The end of anything is always bittersweet. When I awoke on Sunday morning, I was torn between the excitement of the day ahead, a burning desire to take a real shower, and sadness that those four days of freedom were coming to a close, and I would soon have to return to the real world.
When you get right down to it, the most essential part of the festival isn’t necessarily the music, but the people. I’m living proof of this, in a way: if it hadn’t been for the friendly environment, I wouldn’t have given much of Firefly’s music a second glance. There are a good number of festivals that are more suited to my semi-reformed emo kid taste, but I had to begrudgingly admit that it was good to experience something outside my comfort zone.
I had spoken to so many people, and it was amazing—though not surprising—that no one had anything bad to say about Firefly (well, except about Fetty Wap and the food lines). The night before I had sat down with John, a junior at Temple University, who looked like he was having a good time, and I mean a really good time, the whole time we talked, he had the biggest smile on his face. John was camping at Firefly with a pledge brother from his fraternity and their group of friends, and it was his first music festival.
Is this your first time at Firefly?
“First time at Firefly.”
What do you think?
“It’s… amazing. It’s my first time rolling. When it hit me, it felt like I was in a steamy spring in Iceland or something.”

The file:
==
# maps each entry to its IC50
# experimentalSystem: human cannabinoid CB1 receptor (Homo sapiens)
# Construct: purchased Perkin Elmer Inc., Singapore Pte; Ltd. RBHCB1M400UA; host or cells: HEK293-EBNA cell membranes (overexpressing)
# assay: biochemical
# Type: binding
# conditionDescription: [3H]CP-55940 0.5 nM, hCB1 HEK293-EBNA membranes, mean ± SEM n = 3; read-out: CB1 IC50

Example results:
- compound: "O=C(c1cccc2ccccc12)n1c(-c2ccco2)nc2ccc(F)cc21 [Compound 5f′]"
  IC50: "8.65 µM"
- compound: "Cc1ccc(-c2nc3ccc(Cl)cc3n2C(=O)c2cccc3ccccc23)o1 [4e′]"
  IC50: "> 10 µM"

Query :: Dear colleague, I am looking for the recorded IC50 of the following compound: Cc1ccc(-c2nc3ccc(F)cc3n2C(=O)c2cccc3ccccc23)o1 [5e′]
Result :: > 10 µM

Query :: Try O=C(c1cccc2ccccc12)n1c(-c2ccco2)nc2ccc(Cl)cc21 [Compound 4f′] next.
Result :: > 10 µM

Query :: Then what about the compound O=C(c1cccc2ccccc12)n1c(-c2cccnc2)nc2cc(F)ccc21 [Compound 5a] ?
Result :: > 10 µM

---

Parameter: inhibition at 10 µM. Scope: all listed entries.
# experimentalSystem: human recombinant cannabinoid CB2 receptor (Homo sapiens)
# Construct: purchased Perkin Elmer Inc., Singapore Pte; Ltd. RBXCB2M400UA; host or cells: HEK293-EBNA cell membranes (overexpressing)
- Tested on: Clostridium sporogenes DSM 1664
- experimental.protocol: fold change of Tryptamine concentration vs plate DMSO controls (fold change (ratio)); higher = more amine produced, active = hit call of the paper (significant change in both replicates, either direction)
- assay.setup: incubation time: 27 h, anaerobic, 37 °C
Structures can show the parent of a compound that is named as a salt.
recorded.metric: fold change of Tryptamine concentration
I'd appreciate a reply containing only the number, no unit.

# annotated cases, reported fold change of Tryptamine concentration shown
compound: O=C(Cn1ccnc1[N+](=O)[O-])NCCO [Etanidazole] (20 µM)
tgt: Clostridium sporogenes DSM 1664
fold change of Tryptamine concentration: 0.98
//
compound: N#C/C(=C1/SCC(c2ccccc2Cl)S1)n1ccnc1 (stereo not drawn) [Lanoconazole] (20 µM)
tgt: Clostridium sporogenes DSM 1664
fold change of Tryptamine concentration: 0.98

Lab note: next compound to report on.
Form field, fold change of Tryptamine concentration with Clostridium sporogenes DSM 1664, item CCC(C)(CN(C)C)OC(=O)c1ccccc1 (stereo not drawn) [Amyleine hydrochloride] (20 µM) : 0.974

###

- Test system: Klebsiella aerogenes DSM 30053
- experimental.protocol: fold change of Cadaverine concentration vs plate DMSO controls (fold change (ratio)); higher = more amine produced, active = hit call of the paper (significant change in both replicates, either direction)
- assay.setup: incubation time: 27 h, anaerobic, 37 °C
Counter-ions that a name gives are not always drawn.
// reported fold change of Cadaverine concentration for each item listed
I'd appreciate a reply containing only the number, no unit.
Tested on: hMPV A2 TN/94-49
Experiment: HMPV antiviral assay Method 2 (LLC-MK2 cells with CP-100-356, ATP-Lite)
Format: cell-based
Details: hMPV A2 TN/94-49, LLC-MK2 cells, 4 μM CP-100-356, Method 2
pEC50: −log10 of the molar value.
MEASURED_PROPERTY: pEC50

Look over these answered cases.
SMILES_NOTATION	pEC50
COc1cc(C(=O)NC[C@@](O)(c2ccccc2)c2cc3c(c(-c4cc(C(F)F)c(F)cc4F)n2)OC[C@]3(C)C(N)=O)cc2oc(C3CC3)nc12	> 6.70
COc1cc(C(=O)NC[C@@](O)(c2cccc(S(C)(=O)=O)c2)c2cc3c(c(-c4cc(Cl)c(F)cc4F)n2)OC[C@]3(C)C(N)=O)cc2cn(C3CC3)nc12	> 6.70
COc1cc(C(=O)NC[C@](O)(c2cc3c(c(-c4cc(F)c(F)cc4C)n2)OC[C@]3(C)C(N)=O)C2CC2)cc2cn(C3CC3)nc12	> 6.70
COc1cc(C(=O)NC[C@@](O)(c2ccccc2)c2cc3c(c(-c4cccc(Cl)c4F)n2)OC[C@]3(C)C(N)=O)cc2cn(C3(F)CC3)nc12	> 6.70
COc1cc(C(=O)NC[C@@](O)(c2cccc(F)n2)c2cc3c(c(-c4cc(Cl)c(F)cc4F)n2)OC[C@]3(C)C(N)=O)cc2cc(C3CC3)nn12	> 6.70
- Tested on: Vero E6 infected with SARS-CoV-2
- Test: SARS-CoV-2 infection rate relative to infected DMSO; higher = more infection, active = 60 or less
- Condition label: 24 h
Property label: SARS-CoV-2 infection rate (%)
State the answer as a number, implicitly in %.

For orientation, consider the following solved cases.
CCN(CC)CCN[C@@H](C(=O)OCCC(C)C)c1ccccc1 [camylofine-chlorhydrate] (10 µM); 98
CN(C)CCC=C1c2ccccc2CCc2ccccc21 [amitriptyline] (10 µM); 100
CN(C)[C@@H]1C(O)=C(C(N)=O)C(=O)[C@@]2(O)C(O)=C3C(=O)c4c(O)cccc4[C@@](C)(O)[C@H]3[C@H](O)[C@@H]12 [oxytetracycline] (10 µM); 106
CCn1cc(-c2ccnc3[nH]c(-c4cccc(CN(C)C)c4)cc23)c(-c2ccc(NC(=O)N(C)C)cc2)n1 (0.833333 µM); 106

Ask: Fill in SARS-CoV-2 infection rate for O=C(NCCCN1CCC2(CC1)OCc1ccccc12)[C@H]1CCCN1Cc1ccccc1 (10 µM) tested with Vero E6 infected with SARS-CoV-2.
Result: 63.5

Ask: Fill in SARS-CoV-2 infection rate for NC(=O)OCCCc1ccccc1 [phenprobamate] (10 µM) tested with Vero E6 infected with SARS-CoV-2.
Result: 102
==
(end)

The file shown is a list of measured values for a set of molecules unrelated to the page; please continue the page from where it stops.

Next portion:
So what’s been your favorite part of Firefly so far?
“This night. The light show—oh, my god, the light show.”
Are you going to come back next year?
“Oh, most definitely.”
So are you a festival kid now?
“I’m a festival kid now!”
That same night, I had also spoken to Gabe, a laidback Delco resident and festival veteran with a light brown beard and a Hawaiian shirt. Sitting by the Main Stage between sets, I asked him about his experience this weekend.
What is your favorite part of Firefly so far?
“My favorite part of Firefly is going to a show and being surprised by each individual performers’ own way of bringing things to the table. Like Tame Impala, they brought their psychedelic rock to the table and then they did solos. And then Fetty Wap did his own thing with the crowd, and A$AP just blew everybody away, playing a Nirvana song for no reason. It was just amazing.”
What was your favorite set?
“Probably Disclosure, because what we did was just have fun and stand on top of trash cans and ‘let the fire burn,’ so to speak. It’s such a good time. Firefly is the most beautiful thing. You will not have a bad time.”
Now I’m not going to get all corny and spout some clichés about music “bringing people together,” because that’s not always the case. (I saw a good number of arguments and also witnessed one loud, very public breakup.) Maybe it’s Stockholm Syndrome, like you’re stuck in this huge festival and can’t really leave so you just acclimate to the situation and roll with it. I don’t know. All I can say for sure is that a music festival is as good a place as any to make new friends.
For first-time festivalgoers, or anyone who’s as bad at packing as I am, I’ve put together some definitive dos and don’ts so that you can avoid spending all your savings on festival food or having to wear damp clothes for five days. Whether at Firefly or any other event, there are some things you should definitely, definitely do: